The progress (of capitalist economy) came to depend on successfully yet brutally utilizing colonial trade. In this scenario the parent country was ensured a fair measure of a monopoly over the trade and the market. In this game, the powerful players like Britain, in order to ensure success, implemented policies that would ensure the monopoly of British bourgeoisie over the colonial trade and manipulate the market in her favour. For example, the Irish hat-makers were not allowed to export woollen goods lest it ‘compete’ with British cloth. Holland was totally eclipsed by England in the 18th century especially within the cloth industry. In order to hammer down on these policies, the companies were allowed to function like semi war-like ‘conquering undertakings’ to which sovereign rights backed by the State had been granted. This was, in essence, a mercantile system of State-regulated exploitation through trade.

The industrial revolution redefined the balance. The market expanded, and with it the technical inventions, division of labour and productivity increased, and the resulting population surge – partly due to better living standards – created a demographic shift.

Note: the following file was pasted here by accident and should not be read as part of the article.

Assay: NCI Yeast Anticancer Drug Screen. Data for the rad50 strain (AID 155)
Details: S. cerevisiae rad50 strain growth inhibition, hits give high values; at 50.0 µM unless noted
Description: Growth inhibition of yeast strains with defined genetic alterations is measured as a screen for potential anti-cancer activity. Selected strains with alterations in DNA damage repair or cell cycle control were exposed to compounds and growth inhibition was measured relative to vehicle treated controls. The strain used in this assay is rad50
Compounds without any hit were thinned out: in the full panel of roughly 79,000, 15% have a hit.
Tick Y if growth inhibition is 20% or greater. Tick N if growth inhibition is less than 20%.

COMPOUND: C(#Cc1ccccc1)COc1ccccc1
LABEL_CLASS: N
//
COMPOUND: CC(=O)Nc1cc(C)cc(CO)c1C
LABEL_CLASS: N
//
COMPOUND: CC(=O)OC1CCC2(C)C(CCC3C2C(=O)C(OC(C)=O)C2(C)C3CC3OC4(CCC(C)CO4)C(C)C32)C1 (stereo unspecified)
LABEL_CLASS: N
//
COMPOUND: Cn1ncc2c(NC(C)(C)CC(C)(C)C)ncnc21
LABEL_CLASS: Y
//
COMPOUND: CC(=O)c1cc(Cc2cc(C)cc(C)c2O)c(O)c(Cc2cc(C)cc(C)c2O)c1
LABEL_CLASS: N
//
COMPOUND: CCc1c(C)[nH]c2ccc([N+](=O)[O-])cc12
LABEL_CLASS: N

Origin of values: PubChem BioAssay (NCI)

Capital was required because industrial investment soared. The iron industry got a boom, for example. However, as they say, the tragedy of investment is that it causes crisis precisely because it is useful. One of the natural collateral effects of the economic boom is that it leads to competition, which at times is simply ruthless. The competition can be beaten either by decreasing the prices – which can’t be done beyond a certain limit – or by checking the number of new comers and competitors into the business.

How Can Govts of Capitalist Nations Overcome Problem of Being an Impediment to Capitalist Investment?

The businessmen in West showed increased fondness for measures whereby competition could be restricted by checking the newcomers. One way of pushing that demand through was and still is to pressurise the government to refrain from investing in the public sector industry, with the net result that the supply of goods will decrease in the market and the prices may remain high or stable for earning profits by capitalists. This is theoretically possible, but it puts the governments in a difficult situation wherein the governments are fraught with a danger of losing control over private business establishments.